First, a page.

County ...... DPIprec .. Actual (Bill White)
Bexar ....... 50.43% ...  48.82 (Won)
Collin ...... 33.92% ...  33.12
Dallas ...... 55.31% ...  55.23
Denton ...... 37.00% ...  32.84
El Paso ..... 64.10% ...  61.29
Ft. Bend .... 44.80% ...  47.04
Galveston ... 44.21% ...  41.09
Harris ...... 48.65% ...  50.23
Hidalgo ..... 70.46% ...  66.82
Jefferson ... 52.64% ...  48.15
Montgomery .. 24.46% ...  22.62
Nueces ...... 48.97% ...  45.12
Tarrant ..... 42.45% ...  40.97
Travis ...... 60.13% ...  59.77
Williamson .. 40.11% ...  36.89

Among the districts and counties with the biggest disparities (Maldonado & Denton, for instance), I think it’s worth pointing out how much disagreement that myself and others had with what we thought were too-generous DPIs since they appear to have been weighted too much by the pro-Dem, 2008 wave.

Redistricting has done a number on comparing precincts from 2 years ago and 4 years ago. It was easier to manage this for the tiny little State Rep district that I’m working this time. I also don’t seem to have a current DPI score for precincts. And since I never agreed with the DPI scores that I saw in 2008 and 2010, I figured I may as well create my own and use slightly more pessimistic datapoints to use as benchmarks. That seems to rid me of much of the problem of using the DPI numbers provided by others that aren’t explained fully and that I would likely take some amount of issue with.

When I took those DPI measurements and stacked them against 2004 turnout, I get HD137 as 57.4% Dem. Compare that with an average of the 2008 statewide results at 61.8%. And for whatever it’s worth, the GOP-friendly BIPAC group scores the district as being 56.98% Dem. For my purposes … close enough.

My quick & dirty methodology was designed because of frustration over hearing a lot of the bogus numbers that seem to get parroted every election. There are individual classifications of voters as being Hard Dems/GOP, Soft Dems/GOP, and (my favorite) Unknown. I remember hearing from people who rake in multitudes more consulting dollars than I ever will about the importance of these numbers. But they have serious flaws and leave everyone guessing what “Unknown” really is (or why it accounts for 20-30% of the electorate) and why Hard Dems + Soft Dems never adds up to 50. Invariably, you’ll hear a campaign with zero shot of winning point out that Early Voting shows them leading, say 38-30 with 32% Unknown based on this measurement. It sounds great until the real votes start being counted. In short, this is the worst metric I’ve ever seen used in campaigns and it still amazes me how often it gets used. It just needs to die off … or at least stop being taken seriously.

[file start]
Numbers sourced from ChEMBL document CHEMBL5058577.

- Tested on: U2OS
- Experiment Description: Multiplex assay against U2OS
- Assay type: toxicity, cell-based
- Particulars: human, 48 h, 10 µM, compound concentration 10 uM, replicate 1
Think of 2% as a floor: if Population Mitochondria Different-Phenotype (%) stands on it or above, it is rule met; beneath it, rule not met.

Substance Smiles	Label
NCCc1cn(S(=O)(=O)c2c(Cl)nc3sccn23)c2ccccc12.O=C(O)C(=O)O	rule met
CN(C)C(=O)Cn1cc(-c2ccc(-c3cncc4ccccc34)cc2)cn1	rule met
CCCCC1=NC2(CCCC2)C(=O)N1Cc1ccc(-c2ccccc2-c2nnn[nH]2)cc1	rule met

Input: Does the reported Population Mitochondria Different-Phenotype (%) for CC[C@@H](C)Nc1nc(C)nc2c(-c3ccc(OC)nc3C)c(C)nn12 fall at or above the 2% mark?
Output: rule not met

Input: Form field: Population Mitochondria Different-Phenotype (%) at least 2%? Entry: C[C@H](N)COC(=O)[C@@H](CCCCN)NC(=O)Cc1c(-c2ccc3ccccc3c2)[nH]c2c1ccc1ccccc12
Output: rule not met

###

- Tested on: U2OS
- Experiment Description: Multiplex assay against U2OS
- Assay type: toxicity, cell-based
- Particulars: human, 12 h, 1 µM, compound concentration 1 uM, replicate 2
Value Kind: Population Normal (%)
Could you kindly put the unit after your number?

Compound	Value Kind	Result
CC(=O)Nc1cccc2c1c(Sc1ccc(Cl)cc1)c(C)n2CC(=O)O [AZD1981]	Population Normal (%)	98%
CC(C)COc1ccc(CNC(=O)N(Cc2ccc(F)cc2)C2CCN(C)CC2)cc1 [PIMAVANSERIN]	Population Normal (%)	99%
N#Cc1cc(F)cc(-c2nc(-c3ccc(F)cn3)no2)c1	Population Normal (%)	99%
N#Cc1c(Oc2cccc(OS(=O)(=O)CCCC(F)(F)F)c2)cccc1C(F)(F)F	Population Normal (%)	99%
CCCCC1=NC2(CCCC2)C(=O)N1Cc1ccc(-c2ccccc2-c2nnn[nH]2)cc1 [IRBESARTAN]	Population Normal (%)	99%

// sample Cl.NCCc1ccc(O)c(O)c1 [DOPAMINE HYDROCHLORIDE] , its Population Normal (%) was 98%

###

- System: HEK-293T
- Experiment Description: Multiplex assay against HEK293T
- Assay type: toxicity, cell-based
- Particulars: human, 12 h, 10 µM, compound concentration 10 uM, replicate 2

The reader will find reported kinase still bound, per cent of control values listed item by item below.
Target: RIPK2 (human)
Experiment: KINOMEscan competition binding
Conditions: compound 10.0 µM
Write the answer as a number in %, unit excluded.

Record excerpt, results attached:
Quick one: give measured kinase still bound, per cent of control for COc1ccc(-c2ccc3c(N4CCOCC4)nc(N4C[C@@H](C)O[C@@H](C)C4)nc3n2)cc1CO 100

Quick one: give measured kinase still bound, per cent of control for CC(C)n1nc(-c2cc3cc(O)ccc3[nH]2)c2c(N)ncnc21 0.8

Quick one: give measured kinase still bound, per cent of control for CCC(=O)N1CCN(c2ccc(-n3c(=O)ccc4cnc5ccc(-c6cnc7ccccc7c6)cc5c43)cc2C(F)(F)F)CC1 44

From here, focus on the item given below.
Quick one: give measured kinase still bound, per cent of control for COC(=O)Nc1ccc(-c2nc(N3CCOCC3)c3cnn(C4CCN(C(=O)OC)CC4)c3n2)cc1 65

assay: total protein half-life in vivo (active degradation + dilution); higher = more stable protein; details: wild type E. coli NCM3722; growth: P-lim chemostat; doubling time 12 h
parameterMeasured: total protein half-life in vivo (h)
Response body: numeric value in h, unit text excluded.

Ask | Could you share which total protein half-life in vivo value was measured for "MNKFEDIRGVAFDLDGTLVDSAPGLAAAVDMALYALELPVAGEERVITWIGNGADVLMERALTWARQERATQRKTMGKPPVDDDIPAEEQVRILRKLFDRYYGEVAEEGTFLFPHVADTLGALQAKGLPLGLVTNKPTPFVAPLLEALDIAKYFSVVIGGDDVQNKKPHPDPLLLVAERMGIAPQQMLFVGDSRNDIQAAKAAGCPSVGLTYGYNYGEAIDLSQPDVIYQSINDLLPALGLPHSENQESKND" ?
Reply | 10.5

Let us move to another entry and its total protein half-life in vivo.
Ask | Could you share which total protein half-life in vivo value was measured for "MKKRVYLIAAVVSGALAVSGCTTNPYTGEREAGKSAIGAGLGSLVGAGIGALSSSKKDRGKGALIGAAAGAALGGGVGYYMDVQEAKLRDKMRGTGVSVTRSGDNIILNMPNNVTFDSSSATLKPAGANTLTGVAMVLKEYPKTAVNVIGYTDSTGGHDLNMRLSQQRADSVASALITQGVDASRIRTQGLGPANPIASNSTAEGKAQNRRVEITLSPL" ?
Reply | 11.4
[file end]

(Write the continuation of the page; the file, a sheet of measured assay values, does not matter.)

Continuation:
I think there’s a lot of room for improvement over the way I use a DPI-by-Precinct method. But, to date, I’ve only tried to rely on it as a decent benchmark that offers as much of a binary count without some big “unknown” variable that nobody knows anything about. The results were surprisingly good from what I saw in 2010 and if anyone is interested in learning how to apply this method this time around, feel free to drop me a line.